A downtown space that just six months ago held a dilapidated and unusable parking structure is now a fantastical, 10,000-square-foot children’s play area filled with places to climb, nestle in and explore. The Wonderground, the latest addition to the Madison Children’s Museum, made its public debut Saturday, drawing swarms of children trailed by enthusiastic parents. It’s the museum’s biggest expansion since moving to its current location at 100 N. Hamilton in 2010.
On the play area’s central feature, a 23-foot tall structure called The Thicket, the most ambitious young visitors Saturday climbed a lattice of interwoven tree branches to ascend to a house and platform reminiscent of a pirate ship. Nearby, smaller children gathered around a large stump scattered with metal dishes and tiny pots, filling them with wood chips in a new take on the standard tea party. Others took turns playing quietly on the small patch of green turf beneath a teepee-like structure made of sticks.
Sally Puntney watched as her 2-year-old daughter Alice staked out a spot in the stick structure just minutes after arriving. “Alice is having a ton of fun. Everything is so new,” said Puntney, whose family came down from Sister Bay to visit relatives and decided this was the day they’d finally visit the museum.
“It’s so much more than a playground,” said Deb Gilpin, president and CEO of the museum, watching from an upper deck as children explored below. It’s designed to allow children to take risks where the stakes are low — say, jumping from an upper platform instead of using the ladder, landing on a bed of wood chips a foot deep. Such environments, Gilpin said, teach children to make their own decisions and feel compassion for others who are taking risks.
While most play equipment is made from plastic and metal, museum staff worked with around 100 contractors and artisans from across the region to design the structures with repurposed natural and manufactured materials, part of an effort to reduce the project’s environmental impact. The trunks supporting The Thicket come from seldom-used black locust trees, while the yellow tiles covering the Beehive structure were cut from old fire hoses. The metal designs welded across the playhouse’s windows are made from repurposed parts, and the roof is covered in license plates and steel from an old barn.
Until April, the site at the corner of E. Dayton and N. Hamilton held a two-level parking lot that the museum acquired 10 years ago with the purchase of the museum’s current building. At that time, they were told that the structure would only last another five years. “It was dangerous,” Gilpin said, and for the last couple of years, staff wouldn’t even walk across the lot. The museum’s historic 1830s log cabin, a visitor favorite that is now part of the Wonderground, had been off limits for more than two years due to concerns about the parking lot’s integrity.
Staff and visitors saw that space as a waste of the museum’s prime downtown real estate. Leaders proposed to demolish the structure and build a new wing of the museum topped with a new outdoor play area. But when the COVID pandemic hit, they scrapped the costly plan for a new wing and expedited construction of the outdoor component.
“It really was just about, How do we get it done in a year, so kids can be outside during COVID?”
The museum broke ground on the project in April and reopened to visitors in June after being closed for more than a year. Adding the other wing is “not out of the picture,” Gilpin said, but it’s not coming anytime soon.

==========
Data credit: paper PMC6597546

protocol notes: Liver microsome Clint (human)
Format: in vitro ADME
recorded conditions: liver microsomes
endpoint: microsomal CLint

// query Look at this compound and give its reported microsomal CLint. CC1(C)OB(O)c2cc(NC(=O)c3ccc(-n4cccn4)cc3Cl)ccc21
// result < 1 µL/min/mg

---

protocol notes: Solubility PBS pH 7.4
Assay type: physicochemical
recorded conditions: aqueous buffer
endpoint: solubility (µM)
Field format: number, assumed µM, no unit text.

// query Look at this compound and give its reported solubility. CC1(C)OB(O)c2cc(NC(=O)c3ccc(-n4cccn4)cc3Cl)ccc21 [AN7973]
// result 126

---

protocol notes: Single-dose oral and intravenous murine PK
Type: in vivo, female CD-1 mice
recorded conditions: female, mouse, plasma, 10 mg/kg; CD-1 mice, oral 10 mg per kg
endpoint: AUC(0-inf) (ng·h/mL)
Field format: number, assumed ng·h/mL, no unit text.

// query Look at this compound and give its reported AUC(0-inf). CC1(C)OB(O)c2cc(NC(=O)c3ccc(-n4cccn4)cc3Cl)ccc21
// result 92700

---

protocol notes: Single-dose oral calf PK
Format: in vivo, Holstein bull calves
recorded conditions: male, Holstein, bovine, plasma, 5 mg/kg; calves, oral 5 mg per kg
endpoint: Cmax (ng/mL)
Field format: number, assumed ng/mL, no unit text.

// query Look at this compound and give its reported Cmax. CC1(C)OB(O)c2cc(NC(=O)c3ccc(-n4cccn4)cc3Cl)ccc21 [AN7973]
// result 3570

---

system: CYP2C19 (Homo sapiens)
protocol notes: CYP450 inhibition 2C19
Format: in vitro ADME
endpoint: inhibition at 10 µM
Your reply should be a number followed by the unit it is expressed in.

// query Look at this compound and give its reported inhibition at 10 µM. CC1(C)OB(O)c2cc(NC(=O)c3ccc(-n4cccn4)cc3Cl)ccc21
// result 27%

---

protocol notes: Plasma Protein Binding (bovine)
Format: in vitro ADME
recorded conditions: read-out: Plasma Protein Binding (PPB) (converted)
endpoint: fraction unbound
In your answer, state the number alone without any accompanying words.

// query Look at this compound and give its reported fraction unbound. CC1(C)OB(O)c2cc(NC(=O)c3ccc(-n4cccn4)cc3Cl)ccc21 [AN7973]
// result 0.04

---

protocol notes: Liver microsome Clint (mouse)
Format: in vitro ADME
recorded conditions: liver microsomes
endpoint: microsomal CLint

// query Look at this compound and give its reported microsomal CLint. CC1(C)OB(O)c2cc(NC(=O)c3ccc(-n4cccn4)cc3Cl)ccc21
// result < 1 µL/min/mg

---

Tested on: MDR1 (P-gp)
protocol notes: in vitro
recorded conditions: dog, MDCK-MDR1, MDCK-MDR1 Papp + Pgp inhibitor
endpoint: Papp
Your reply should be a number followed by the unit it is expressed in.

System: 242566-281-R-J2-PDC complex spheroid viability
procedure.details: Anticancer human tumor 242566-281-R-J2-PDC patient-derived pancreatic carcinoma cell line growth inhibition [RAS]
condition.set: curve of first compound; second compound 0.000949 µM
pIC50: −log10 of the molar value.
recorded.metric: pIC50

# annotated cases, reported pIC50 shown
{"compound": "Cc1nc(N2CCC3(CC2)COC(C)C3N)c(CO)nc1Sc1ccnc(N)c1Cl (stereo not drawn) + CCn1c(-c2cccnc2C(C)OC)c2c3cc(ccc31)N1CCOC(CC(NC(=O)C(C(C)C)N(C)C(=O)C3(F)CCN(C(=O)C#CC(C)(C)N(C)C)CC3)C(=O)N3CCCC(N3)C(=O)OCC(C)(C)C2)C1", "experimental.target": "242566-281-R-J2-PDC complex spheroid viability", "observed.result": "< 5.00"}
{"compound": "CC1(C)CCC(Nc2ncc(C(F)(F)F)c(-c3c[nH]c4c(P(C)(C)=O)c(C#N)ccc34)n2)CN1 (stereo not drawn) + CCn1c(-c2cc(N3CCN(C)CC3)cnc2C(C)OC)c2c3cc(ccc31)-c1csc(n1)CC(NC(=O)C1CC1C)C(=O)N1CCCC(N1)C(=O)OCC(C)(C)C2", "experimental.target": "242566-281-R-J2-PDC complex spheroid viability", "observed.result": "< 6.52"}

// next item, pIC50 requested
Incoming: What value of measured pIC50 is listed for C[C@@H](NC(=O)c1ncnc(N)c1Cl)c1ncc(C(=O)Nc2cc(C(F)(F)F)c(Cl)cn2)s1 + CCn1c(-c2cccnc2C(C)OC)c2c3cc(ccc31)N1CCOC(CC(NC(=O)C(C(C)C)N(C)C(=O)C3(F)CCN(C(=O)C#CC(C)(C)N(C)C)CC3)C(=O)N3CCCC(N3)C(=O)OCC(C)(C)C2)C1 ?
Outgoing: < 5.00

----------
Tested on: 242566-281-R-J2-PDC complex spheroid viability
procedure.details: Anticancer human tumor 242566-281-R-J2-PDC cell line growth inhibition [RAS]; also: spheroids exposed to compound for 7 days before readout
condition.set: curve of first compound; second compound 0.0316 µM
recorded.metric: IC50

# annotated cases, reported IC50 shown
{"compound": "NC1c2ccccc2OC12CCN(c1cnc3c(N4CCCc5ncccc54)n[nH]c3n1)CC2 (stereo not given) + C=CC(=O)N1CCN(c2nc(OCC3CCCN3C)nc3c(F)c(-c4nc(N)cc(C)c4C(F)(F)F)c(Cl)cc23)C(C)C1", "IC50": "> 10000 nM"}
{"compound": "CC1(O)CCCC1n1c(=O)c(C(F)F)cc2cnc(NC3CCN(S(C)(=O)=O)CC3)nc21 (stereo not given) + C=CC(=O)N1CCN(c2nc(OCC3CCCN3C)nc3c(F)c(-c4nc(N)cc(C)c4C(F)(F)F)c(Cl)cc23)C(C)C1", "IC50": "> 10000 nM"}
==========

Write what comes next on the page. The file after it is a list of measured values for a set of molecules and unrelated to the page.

“It’s a lot of money. So until we don’t love this anymore …,” Gilpin said, gesturing to the outdoor yard, that’s not in the near future.”
A dream no longer
In the week leading up to the public opening, the museum let groups of children test the equipment. “It’s just been really wonderful to watch it come to life,” said Kia Karlen, the museum’s director of education, explaining that the museum had grown quieter as COVID cases among children rose in September and as children headed back to school.
“Kids have been so isolated for the last year and a half with virtual school and staying in and limiting their social contacts,” Karlen said. “This is a great chance for kids to catch up with their social-emotional learning, learn how to take turns, learn how to negotiate with other kids, test out their climbing skills and self-regulation to decide how high they want to go.”
Kevin Willmott lives on E. Johnson Street and regularly visits the museum with his wife and their two kids. He used to look out from the museum’s upper floors and imagine alternatives to that unused parking lot. “I was always kind of dreaming that they would make something out of this space,” Willmott said as his 15-month-old toddled around the tea party stump.
“Every space in an area like this, the hub of the capital, should be utilized ... It's a game changer for us.”
The Wonderground will be open year-round during museum hours (Thursday-Sunday, 9-4 p.m.) with museum admission. To encourage children to play outside no matter the weather, the museum will have rain jackets, winter coats, snowshoes and cross-country skis on hand, Gilpin said. And it’s even teaming up with MadNorSki, the Madison Nordic ski club, to host a snow festival, complete with artificial snow.
The grand opening celebration runs Saturday and Sunday from 9 a.m. to 4 p.m., featuring performances by youth arts groups Suzuki Strings of Madison, Wild Rumpus Circus and DrumPower (“We wanted to have children open the space,” Karlen said), plus adult ensembles including Forward! Marching Band.
Additional activities include workshops taught by Madison Ballet and Susie Ganch, the artist who used recycled water bottles to create the mural-like sculpture installed over The Down Under, the Wonderground’s covered lower-level space.
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